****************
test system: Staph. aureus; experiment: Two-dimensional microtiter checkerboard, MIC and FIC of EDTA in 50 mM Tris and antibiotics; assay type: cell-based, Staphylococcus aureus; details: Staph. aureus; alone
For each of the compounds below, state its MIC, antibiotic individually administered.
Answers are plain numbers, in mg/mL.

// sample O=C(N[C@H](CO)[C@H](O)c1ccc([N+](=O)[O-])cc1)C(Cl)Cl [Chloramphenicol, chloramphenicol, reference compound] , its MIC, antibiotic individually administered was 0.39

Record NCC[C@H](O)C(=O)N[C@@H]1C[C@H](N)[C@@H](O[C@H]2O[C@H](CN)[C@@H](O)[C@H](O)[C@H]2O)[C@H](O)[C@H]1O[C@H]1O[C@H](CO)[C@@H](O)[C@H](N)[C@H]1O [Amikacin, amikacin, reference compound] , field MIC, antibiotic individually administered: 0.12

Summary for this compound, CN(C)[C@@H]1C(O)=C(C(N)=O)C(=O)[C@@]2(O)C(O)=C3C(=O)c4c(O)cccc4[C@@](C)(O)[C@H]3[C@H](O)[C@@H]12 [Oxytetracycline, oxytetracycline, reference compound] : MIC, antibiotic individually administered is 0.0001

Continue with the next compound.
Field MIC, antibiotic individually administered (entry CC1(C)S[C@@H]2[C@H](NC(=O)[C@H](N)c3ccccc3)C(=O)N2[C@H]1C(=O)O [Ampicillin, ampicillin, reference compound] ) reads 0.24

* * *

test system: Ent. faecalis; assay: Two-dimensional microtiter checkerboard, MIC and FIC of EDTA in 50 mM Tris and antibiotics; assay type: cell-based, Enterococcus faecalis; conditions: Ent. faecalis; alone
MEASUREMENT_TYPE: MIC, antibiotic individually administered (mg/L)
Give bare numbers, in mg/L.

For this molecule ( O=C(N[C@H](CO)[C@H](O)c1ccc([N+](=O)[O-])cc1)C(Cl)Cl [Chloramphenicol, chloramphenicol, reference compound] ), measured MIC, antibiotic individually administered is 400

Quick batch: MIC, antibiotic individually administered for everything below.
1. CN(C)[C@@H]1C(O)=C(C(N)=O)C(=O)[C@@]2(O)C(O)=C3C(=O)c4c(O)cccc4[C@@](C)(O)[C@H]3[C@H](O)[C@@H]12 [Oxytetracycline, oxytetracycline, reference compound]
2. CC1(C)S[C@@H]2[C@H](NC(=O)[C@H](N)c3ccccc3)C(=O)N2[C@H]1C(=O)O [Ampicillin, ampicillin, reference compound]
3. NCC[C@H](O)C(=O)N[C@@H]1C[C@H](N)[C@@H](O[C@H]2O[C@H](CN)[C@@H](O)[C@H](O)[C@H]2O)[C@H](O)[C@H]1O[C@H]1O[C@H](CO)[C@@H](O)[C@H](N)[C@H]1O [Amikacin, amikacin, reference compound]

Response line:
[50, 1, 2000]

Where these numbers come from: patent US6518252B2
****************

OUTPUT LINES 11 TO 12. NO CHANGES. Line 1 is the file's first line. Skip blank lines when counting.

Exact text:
MEASUREMENT_TYPE: MIC, antibiotic individually administered (mg/L)
Give bare numbers, in mg/L.